When cities become forests
Urbanism and nature are often viewed as opposites. If you look up city living on the internet, you often get photos of building skylines and concrete roads. The idea is that the more advanced a city is, the less it looks natural.
Unfortunately, because of this, many cities nowadays suffer the worst environments.
Due to this problem, many designers today look toward to changing the image of the city.
Once sitting at opposite ends of the spectrum, urbanism and nature today are being driven toward each other in the quest to provide healthier cities.
Today, there exists an initiative to make cities more natural. The Biophilic Cities Project aims to make urban places livable and eco-friendly. One such partner of the project, Singapore, serves as an excellent model for this idea.
City in a garden
Singapore, also known as the Garden City, has achieved much in a short amount of time.
Established as a republic in 1965, its then prime minister Lee Kuan Yew envisioned a city filled with numerous parks, tree-lined streets and open areas. The idea was that by creating a healthy environment, the place would become more livable for residents and attractive to potential investors.
Beginning with tree planting projects, the government led Singapore into nationwide beautification. A division was tasked to create the city’s parks and gardens, but citizens were encouraged to pitch in with the efforts.
The project was a resounding success, with over 55,000 new trees planted five years after the launch of the campaign.
Singapore continued to focus on improving its surroundings as it grew. In 2012, the government announced a shift in focus.
From being a Garden City, Singapore was going to become a City in a Garden. Whereas the former was about increasing greenery, the latter recognized that each part of the city is a potential site for landscaping.
Singapore turned its focus on vertical gardens and green roofs. Their policies made way for buildings, both new and old, to be retrofitted with greenery.
They also pushed for the provision of other sustainable elements, such as solar panels, rainwater harvesting systems and recycling schemes.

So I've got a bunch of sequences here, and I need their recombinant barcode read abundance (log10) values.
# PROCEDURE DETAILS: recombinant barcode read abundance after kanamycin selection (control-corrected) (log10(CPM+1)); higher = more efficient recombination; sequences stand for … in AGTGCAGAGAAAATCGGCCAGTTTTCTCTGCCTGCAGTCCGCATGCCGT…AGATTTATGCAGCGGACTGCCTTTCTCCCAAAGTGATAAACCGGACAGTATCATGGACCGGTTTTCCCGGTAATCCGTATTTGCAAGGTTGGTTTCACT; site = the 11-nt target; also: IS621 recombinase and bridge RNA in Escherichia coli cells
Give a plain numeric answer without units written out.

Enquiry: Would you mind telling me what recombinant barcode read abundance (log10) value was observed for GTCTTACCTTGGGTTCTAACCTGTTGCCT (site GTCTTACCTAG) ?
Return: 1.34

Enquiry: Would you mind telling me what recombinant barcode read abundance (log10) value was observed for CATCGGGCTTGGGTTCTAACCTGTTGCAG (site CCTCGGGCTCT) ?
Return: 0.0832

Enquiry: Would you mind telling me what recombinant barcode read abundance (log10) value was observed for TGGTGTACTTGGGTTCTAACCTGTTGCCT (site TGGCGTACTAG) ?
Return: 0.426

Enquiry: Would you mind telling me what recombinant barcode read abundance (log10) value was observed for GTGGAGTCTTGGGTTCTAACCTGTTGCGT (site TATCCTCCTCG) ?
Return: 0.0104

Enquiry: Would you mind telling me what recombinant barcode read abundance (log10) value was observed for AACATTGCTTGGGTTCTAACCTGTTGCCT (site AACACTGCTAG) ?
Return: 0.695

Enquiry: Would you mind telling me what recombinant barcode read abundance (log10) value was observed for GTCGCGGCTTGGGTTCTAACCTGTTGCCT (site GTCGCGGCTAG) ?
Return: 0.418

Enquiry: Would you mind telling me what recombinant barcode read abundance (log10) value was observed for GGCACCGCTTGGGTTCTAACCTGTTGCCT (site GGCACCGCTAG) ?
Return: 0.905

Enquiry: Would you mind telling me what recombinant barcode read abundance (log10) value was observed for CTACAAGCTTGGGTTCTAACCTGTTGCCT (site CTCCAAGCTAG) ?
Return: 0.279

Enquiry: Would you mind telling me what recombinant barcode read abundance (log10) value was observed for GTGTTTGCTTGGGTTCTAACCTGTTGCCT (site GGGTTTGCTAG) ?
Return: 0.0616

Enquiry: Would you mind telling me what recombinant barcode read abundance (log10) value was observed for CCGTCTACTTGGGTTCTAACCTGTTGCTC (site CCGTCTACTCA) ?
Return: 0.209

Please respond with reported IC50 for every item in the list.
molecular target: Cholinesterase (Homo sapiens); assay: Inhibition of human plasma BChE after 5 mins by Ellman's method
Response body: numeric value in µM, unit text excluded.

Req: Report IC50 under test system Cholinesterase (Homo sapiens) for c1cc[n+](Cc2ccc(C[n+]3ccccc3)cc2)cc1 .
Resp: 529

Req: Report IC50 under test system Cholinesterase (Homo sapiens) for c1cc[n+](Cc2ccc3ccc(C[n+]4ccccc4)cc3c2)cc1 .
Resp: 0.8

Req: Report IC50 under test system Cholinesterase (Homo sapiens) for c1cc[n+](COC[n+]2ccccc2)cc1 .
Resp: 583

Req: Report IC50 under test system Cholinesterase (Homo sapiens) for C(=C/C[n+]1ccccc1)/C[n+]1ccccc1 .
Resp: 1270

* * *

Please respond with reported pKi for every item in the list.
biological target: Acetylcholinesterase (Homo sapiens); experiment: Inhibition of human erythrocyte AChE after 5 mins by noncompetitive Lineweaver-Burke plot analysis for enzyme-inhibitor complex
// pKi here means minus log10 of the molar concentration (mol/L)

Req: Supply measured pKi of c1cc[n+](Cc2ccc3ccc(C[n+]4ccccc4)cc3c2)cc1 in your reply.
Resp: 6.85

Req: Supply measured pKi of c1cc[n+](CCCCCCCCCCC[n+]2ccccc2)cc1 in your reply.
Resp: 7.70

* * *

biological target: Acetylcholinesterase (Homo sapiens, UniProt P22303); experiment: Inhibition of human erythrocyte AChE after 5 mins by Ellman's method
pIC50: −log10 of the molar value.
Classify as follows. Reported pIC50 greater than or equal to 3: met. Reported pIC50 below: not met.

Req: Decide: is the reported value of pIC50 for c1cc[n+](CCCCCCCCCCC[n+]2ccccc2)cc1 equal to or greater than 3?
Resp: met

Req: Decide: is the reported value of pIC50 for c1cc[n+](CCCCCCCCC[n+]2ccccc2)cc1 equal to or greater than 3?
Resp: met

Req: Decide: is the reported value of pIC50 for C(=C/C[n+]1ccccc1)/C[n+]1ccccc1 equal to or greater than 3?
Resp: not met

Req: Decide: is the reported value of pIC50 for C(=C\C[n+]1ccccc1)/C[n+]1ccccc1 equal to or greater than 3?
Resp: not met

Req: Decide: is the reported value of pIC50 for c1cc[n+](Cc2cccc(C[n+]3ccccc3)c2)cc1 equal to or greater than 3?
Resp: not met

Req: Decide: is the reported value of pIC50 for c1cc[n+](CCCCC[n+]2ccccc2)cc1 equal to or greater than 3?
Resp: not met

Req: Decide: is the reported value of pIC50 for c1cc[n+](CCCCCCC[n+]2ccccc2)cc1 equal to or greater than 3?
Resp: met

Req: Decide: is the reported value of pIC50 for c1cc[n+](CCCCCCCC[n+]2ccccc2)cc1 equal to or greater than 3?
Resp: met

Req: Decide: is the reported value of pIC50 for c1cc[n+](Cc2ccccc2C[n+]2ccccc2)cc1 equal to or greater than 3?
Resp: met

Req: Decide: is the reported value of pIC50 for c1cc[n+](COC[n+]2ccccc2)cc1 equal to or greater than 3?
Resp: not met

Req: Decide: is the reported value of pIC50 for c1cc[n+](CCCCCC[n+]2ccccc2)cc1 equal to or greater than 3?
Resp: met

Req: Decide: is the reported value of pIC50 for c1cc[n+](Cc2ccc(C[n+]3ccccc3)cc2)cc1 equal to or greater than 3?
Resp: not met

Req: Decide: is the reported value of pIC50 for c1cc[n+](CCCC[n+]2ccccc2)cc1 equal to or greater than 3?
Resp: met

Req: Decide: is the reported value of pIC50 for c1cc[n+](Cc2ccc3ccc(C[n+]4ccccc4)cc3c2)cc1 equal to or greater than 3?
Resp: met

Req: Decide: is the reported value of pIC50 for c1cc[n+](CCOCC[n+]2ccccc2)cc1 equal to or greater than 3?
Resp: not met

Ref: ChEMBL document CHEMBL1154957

Today, Singapore reaps the benefits of its biophilia—its fondness for nature.
Investors and foreigners continue to flock to the city state, attracted by its lush environment.
Even with an increasing population of people, the animals and plants in the city remain abundant. Buildings offer healthy surroundings, allowing people to coincide with ecosystems.
Despite its urban progress, Singapore has managed to take care of its natural surroundings, if not improve it. The city stands as a testament to the possibility that city and nature can coincide in one setting and both can pave the way for urban and economic improvement.
Re-thinking green design
Going beyond resources and available technology, Singapore today is admired mostly for its attitude. The Australian environmentalist Peter Newman writes, “Biophilic urbanism is not really difficult or expensive; indeed, it is something that can be done by anyone if they have the necessary mindset and motivation.”
What makes Singapore unique is that they view green spaces as part of their necessities, rather than amenities that are only for a privileged few.
For them, green living is immersed with their daily lives. The need for new buildings and dwellings does not equate the destruction of natural elements. Rather, these new structures become potential canvasses for painting the city greener.
We can learn a lot from the story of Singapore in considering green design. The concept of green architecture has become popular, but implementing it has yet to be widespread in the Philippines.
Maybe if we begin to see buildings and streets with fresh eyes, not as structures but as landscapes, we can start making them part of nature.
In terms of natural resources, our country has much to offer, but there is a clear delineation between cities and natural environments right now. Maybe, if we try to erase this distinction, our cities can use these resources to improve urban environments.
Singapore has benefited from this way of thinking to combat pollution, population and unhealthy living. Maybe we can also reap these benefits if we adopt their attitude and learn to fall in love with nature again.
(Sources: www.nparks.gov.sg; Peter Newman (2014) Biophilic urbanism: a case study on Singapore, Australian Planner)
The author is a Filipino architect who studied and lived abroad for a while. Currently working for the local firm DSFN Architects, she values her time abroad for all the lessons she learned from other cultures.
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